The reason to read Blake and Dickinson and Freud and Dickens is not to become more cultivated, or more articulate, or to be someone who, at a cocktail party, is never embarrassed (or who can embarrass others). The best reason to read them is to see if they may know you better than you know yourself. You may find your own suppressed and rejected thoughts flowing back to you with an “alienated majesty.” Reading the great writers, you may have the experience that Longinus associated with the sublime: You feel that you have actually created the text yourself. For somehow your predecessors are more yourself than you are. 
- Mark Edmundson

Thursday, September 15, 2011

Hart Crane's "Logic of Metaphor"

As a poet, I may very possibly be more interested in the so-called illogical impingements of the connotations of words on the consciousness (and their combinations and interplay in metaphor on this basis) than I am interested in the preservation of their logically rigid significations...[A metaphor's] apparent illogic operates so logically in conjunction with its context in the poem as to establish its claim to another logic.

Thursday, September 8, 2011

Emily Dickinson merging the minor and the vast

When Dickinson loses her housekeeper, who quit to get married, she writes that she really misses the maid—a common enough statement—but then writes, “To all except anguish, the mind soon adjusts.” This merging of the minor and the vast is a key trait of Dickinson in the poems and in the letters. The leaps of imagination are stunning. One needs privacy and silence, and flourishing genius, to live in such a realm. Otherwise, one stops at, “Gee, I miss Maggie the maid so much.” - Emily Fragos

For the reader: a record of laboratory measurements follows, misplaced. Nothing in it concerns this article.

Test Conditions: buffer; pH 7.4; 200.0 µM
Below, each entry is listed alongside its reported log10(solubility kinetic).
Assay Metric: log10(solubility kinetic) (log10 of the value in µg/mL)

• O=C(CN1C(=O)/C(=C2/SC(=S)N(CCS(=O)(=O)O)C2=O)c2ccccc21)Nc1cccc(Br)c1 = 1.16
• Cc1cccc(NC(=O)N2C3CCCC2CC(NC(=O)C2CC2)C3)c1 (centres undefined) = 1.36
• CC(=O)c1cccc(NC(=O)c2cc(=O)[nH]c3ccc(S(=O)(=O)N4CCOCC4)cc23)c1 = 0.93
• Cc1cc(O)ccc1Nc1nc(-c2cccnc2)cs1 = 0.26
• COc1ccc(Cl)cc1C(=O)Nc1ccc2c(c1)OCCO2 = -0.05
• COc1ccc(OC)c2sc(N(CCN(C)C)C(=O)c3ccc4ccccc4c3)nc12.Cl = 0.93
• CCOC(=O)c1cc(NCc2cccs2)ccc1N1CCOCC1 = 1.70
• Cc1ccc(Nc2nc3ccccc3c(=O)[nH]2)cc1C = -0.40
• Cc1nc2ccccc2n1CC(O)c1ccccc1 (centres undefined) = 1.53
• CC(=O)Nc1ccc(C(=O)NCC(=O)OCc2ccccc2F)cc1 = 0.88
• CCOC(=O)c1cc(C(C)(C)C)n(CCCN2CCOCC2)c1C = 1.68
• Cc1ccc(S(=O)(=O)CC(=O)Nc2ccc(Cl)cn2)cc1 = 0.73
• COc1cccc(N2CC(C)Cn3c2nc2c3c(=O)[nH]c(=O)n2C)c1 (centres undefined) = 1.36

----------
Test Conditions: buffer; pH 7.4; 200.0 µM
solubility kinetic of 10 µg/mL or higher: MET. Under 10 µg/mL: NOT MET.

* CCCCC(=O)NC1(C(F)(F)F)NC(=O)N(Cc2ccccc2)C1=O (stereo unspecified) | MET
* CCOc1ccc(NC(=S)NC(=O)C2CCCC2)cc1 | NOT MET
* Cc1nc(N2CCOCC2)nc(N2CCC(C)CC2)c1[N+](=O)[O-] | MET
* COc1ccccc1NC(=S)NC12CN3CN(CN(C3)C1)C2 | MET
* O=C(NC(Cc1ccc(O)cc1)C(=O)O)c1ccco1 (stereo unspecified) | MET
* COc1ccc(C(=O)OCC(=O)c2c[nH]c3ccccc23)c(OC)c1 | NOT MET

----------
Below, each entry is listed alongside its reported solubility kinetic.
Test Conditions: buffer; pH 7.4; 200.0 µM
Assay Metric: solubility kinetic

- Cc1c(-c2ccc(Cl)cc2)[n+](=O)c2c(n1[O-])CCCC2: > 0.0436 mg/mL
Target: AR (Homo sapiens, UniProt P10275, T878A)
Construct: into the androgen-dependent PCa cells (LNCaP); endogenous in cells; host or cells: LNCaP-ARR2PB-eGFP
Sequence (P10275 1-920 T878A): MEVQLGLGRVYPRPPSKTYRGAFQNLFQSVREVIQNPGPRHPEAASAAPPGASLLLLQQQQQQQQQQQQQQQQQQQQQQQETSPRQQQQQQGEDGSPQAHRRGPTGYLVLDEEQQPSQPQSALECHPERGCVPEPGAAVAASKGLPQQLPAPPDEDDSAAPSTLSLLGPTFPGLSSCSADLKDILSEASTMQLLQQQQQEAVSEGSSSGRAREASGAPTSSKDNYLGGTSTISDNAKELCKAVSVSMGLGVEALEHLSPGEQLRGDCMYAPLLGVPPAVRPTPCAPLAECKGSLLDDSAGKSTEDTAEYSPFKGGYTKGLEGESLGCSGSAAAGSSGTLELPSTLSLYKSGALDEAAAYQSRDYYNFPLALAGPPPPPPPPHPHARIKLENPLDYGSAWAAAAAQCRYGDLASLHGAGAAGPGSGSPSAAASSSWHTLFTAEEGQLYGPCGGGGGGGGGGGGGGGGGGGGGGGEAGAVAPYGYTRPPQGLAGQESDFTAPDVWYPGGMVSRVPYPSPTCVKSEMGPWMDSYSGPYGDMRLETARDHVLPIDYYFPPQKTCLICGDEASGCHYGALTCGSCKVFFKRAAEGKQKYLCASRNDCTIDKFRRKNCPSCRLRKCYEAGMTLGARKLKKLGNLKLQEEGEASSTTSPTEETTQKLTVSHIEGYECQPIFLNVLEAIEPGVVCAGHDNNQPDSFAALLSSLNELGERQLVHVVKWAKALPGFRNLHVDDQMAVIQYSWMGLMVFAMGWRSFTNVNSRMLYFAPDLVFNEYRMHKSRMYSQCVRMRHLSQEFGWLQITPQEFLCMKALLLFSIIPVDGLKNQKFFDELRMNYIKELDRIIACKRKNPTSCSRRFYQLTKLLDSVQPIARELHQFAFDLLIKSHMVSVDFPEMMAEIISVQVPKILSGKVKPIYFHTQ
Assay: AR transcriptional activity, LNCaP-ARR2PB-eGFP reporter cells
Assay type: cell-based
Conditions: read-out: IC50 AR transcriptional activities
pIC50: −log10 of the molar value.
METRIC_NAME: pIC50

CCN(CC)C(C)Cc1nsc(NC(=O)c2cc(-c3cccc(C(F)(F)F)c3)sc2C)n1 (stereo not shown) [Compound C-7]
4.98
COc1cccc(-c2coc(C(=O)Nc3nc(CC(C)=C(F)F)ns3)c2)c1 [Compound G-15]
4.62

Friday, September 2, 2011

In Praise of Absurdist Literature

     To use Vico's terminology, the metaphor is delightful because "it is more known by the hearer than presented by the speaker."
     Absurdist literature, which also contains high levels of cognitive dissonance, produces the same effect.  Psychologists asked a panel of undergraduates to read a modified version of Franz Kafka's short story "The Country Doctor," a mightmarish tale of a physician who makes a bizarre house call on a sick boy and his family.  One group read a version in which the narrative gradually broke down, ended abruptly with a series of non sequiturs, and was accompanied by bizarre and totally unrelated illustrations.  Another group read a parallel tale that made conventional sense, contained no non sequiturs, and was accompanied by illustrations related to the story.
     Researchers then gave both groups sixty different letter strings, each of which was made up of six to nine letters, and told them that half the strings contained a pattern.  Their task: identify the pattern and all the letter strings containing it.  Those who had read the more absurd version of "The Country Doctor" were almost twice as accurate in their answers as those who had read the conventional story.
     The researchers concluded that the incongruities in illogical stories, like the incongruities in jokes, spur the brain to look for patters it might not otherwise detect. - James Geary